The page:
Used with other medicines to keep your body from rejecting a kidney transplant. This medicine suppresses your immune system. Products containing daclizumab were withdrawn from the U.S. market by Roche on September 2009.
When This Medicine Should Not Be Used
How to Use This Medicine
- Your doctor will prescribe your exact dose and tell you how often it should be given. This medicine is given through a needle placed in one of your veins.
- A nurse or other trained health professional will give you this medicine.
- You will receive a total of five doses of this medicine. Your first dose is given to you right before the transplant. Then you will receive one treatment every 14 days.
Drugs and Foods to Avoid
Ask your doctor or pharmacist before using any other medicine, including over-the-counter medicines, vitamins, and herbal products.
Warnings While Using This Medicine
- Make sure your doctor knows if you are pregnant or breastfeeding, or if you have high blood pressure or diabetes. This medicine may raise your blood sugar.
- This medicine may cause a serious type of allergic reaction called anaphylaxis. Anaphylaxis can be life-threatening and requires immediate medical attention. Tell your doctor or nurse right away if you have a skin rash; itching; swelling of the face, tongue, and throat; or trouble with breathing after you get the injection.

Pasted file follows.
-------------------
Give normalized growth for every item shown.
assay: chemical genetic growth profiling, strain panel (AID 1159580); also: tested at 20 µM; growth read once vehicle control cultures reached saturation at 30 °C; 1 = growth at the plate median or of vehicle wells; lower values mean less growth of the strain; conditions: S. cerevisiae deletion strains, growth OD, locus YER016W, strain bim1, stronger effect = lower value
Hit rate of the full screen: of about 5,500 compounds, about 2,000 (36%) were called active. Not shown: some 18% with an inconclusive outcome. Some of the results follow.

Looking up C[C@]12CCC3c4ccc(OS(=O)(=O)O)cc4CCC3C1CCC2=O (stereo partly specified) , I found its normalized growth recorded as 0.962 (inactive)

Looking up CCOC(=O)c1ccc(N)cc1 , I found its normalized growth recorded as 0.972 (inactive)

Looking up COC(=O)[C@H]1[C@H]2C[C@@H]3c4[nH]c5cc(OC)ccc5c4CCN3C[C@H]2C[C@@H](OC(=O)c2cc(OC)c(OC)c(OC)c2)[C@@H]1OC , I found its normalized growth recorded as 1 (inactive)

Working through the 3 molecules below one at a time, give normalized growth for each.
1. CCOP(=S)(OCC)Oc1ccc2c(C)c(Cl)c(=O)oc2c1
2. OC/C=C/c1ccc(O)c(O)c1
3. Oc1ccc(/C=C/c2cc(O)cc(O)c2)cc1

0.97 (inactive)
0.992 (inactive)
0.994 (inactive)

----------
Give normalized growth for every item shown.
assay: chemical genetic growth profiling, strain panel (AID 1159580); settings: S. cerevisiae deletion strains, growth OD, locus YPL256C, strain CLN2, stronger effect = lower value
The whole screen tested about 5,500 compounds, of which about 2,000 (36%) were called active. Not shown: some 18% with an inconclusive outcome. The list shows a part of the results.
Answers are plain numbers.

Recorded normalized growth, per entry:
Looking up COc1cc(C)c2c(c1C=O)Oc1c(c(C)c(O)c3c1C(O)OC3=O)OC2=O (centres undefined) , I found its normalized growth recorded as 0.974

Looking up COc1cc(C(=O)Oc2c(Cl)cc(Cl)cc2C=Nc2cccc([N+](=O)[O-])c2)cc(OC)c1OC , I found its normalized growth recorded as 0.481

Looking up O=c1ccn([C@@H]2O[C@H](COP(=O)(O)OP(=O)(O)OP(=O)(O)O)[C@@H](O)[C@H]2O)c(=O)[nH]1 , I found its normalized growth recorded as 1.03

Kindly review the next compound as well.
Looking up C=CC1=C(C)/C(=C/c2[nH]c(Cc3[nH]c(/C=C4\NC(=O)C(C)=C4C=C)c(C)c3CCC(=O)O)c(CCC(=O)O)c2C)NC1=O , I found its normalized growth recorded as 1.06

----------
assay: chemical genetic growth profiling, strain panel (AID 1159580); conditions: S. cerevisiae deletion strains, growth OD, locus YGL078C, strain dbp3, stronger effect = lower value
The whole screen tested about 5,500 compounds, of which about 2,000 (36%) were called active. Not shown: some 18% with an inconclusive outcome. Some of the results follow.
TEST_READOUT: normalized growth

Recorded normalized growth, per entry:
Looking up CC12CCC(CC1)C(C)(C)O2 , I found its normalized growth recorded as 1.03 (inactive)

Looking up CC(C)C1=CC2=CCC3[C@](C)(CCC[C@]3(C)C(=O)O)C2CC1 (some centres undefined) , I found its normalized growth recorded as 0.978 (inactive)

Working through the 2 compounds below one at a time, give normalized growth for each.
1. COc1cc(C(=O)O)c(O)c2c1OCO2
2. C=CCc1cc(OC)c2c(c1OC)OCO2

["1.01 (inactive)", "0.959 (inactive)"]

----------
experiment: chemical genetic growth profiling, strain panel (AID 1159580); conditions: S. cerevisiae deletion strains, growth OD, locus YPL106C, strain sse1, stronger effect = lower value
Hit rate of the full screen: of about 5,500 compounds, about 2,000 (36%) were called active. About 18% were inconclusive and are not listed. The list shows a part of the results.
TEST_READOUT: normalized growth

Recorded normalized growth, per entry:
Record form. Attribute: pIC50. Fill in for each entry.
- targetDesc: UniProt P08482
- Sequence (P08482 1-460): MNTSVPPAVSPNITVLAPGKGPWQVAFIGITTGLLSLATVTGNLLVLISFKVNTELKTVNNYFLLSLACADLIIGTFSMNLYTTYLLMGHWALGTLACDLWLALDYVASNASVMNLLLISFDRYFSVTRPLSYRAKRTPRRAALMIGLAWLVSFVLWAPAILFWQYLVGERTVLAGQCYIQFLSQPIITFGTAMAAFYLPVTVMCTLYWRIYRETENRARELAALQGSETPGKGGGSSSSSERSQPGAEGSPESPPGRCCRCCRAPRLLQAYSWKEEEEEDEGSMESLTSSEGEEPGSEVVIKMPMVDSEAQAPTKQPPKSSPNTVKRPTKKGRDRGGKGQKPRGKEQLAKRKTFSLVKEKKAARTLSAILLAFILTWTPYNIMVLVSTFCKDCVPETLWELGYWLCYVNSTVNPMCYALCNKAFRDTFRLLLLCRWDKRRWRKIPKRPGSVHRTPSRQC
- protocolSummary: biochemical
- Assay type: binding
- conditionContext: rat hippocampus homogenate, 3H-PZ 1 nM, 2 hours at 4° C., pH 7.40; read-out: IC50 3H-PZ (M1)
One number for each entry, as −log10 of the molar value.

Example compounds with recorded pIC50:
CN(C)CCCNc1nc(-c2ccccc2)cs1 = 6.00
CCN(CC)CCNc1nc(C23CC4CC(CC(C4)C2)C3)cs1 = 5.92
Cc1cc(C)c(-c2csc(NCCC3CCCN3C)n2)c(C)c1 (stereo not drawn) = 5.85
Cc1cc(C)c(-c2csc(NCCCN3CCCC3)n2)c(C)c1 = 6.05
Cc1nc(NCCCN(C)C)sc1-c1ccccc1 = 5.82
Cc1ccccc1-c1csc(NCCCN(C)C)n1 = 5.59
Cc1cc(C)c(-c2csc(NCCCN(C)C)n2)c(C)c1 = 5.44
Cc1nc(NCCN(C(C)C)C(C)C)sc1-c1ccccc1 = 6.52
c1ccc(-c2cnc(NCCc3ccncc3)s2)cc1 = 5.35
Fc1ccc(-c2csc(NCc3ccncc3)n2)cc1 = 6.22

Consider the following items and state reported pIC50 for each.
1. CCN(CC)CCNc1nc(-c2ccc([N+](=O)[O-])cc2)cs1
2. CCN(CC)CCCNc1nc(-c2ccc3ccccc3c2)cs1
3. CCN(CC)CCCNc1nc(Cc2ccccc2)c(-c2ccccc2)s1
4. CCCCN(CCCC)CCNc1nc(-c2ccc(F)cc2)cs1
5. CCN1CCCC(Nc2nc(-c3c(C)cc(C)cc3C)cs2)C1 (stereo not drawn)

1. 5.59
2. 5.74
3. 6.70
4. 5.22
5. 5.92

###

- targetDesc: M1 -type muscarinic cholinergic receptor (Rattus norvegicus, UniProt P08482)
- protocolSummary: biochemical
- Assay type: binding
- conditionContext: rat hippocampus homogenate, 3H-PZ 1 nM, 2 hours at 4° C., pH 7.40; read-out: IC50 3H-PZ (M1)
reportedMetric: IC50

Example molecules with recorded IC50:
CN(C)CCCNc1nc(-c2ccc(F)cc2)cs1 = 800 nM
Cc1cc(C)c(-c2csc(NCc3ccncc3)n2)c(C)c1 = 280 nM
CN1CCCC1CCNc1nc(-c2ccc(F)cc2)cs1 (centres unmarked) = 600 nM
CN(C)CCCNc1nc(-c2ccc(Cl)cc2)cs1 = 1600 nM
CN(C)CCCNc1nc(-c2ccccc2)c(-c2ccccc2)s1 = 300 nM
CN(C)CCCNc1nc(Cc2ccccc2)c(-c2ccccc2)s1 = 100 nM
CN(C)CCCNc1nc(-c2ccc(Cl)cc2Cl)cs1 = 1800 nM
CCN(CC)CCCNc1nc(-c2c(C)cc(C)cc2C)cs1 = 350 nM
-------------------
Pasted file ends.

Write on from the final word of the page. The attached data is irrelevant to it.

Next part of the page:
- Your doctor will need to check your blood at regular visits while you are using this medicine. Be sure to keep all appointments.
- You may be more likely to get infections while using this medicine. Tell your doctor if you have symptoms of an infection, such as fever or chills. Try to stay away from people with colds, flu, or other infections.
- Using this medicine may cause you to have a higher risk of getting cancer of the lymph system. Talk to your doctor if you have concerns about this risk.
Possible Side Effects While Using This Medicine
Call your doctor right away if you notice any of these side effects:
- Allergic reaction: Itching or hives, swelling in your face or hands, swelling or tingling in your mouth or throat, chest tightness, trouble breathing.
- Chest pain or fast heartbeat.
- Fever, chills, cough, sore throat, and body aches.
- Pain or problems with urination.
- Swelling in your hands, ankles, or feet.
- Unusual bleeding or bruising.
If you notice these less serious side effects, talk with your doctor:
- Back or muscle pain.
- Diarrhea, constipation, nausea, vomiting, stomach pain, or upset stomach.
- Headache or dizziness.
- Redness, pain, swelling, itching, blistering, or rash where the needle is placed.
- Shivering, shaking, or trembling.
- Tiredness or weakness.
- Trouble sleeping.
If you notice other side effects that you think are caused by this medicine, tell your doctor
Call your doctor for medical advice about side effects. You may report side effects to FDA at 1-800-FDA-1088
- Last reviewed on 6/12/2013
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